Soccer fans may have seen something exciting during the opening ceremonies of the World Cup in June- a paralyzed teenager, outfitted in a brain controlled exoskeleton and looking robotic, performed the first kick of the tournament. The exoskeleton, designed by a team at Duke University led by neuroscientist Miguel Nicolens as part of an international Walk Again Project (http://virtualreality.duke.edu/project/walk-again-project/) was controlled by a computer that was worn in a back pack. The computer is part of a “brain-machine interface” (BMI) that receives information from electrodes placed on the brain to control the joints of the exoskeleton. The electrodes, embedded in a cap, are precisely located to pick up information from areas of the cortex that initiate voluntary movement.
The thought of a particular movement, in this case the plan to kick the soccer ball, caused electrical activity in areas of the brain that would control the trunk and leg movement necessary for the kick. Because of the teenager’s spinal cord injury the messages from the brain could not be relayed to the correct levels of the spinal cord to communicate with motor neurons that would innervate muscles needed for the movement. Instead, these electrical signals were relayed to the computer, which was programmed to move the exoskeleton in the proper sequence to allow the kick to occur.
In addition to allowing the movement, the device is designed to relay sensory information about joint position and movement back to the brain to establish a feedback loop to ensure smooth and effective movement. Although heavy, bulky, and still in the clinical research stage, mind controlled devices like this one seen by millions of World Cup fans may one day help people with spinal cord injuries regain some function of their arms and legs, thus improving their independence.
Amy Van Dyken-Rouen, an Olympic gold medal swimmer who injured her spinal cord in an all-terrain vehicle accident in June is also using an exoskeleton as part of her rehabilitation. Her device, an Indego (www.indego.com) differs than the mind controlled device as it is activated via hand controls and a remote control and senses weight shifting to accelerate of decelerate movements. The Indego exoskeleton is still in clinical trials and is showing promising results in improving mobility of people with paraplegia.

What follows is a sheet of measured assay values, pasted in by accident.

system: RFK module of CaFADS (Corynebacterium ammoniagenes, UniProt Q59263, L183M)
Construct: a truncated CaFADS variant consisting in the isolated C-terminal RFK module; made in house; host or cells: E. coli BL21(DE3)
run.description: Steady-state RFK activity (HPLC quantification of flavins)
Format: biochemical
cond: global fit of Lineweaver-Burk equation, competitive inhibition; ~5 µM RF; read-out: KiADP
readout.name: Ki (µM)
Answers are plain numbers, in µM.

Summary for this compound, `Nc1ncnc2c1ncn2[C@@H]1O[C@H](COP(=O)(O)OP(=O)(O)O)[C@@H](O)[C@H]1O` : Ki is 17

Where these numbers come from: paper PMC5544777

The TRF looks forward to learning more about the use of exoskeletons as part of a comprehensive rehabilitation program for people with spinal cord injuries and we are excited about the collaboration between neuroscience, computer science, biomedical
Two recent items in the news have captivated the world of spinal cord injury research and recovery; first, the ATV accident that left Olympic swimmer Amy Van Dyken-Rouen with a severed spine at the beginning of June, and the ceremonious kickoff of the 2014 FIFA World Cup in Brazil, which featured the first steps of a wheelchair-bound teen with a spinal cord injury, just one week later.
Amy’s story reminds us that, unfortunately, spinal cord injuries can happen at any time, to anyone. The six-time gold medalist has undergone surgery for a severed T11 vertebra and is in the very early stages of her recovery from the ATV accident that occurred in early June. Doctors say it is “difficult to imagine” that she will ever be able to walk again. You can read an update here.
However, the advancements in treatment and recovery of spinal cord injured persons have not gone unnoticed. The scientific vision that allowed a SCI person to wear an exoskeleton controlled by the brain in order to move limbs is – quite literally – a giant step forward for SCI research. This was made possible by the Walk Again Project, a group of researchers who focuses on using technology to help people with paralysis walk again.